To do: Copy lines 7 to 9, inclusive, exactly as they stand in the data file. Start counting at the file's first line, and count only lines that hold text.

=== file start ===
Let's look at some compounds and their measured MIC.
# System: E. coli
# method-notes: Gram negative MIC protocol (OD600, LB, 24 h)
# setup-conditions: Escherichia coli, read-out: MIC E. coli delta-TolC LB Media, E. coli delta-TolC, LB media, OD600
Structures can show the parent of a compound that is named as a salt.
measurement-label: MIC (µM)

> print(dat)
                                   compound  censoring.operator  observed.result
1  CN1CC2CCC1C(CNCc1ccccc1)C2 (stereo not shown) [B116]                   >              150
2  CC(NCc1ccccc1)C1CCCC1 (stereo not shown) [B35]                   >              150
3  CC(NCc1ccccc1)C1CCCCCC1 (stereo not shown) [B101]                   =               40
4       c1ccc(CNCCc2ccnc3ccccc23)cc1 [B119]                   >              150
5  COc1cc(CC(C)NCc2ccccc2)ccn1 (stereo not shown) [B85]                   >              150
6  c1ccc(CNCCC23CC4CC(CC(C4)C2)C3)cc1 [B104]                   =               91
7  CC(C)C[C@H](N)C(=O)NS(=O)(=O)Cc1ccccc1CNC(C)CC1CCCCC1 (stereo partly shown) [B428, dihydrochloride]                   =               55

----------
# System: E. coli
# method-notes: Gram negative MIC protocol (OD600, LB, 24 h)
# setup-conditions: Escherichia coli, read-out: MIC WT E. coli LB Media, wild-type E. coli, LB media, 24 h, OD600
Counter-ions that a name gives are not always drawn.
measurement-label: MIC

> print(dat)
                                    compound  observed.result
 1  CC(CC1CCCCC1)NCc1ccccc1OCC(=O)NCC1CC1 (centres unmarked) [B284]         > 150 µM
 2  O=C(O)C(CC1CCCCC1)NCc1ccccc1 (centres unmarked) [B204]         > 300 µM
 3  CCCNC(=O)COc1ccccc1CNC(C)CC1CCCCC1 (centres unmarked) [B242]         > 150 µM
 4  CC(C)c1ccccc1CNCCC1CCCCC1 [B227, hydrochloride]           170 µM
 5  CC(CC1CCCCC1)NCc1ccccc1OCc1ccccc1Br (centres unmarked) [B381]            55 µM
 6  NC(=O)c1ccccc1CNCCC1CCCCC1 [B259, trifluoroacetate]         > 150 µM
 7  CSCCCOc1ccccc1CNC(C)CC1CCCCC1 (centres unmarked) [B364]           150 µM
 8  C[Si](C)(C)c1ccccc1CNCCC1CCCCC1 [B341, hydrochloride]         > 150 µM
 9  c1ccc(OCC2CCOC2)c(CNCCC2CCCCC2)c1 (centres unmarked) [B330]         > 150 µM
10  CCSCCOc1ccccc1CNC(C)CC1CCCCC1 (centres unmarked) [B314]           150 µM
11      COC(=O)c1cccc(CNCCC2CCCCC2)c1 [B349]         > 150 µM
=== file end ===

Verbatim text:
> print(dat)
                                   compound  censoring.operator  observed.result
1  CN1CC2CCC1C(CNCc1ccccc1)C2 (stereo not shown) [B116]                   >              150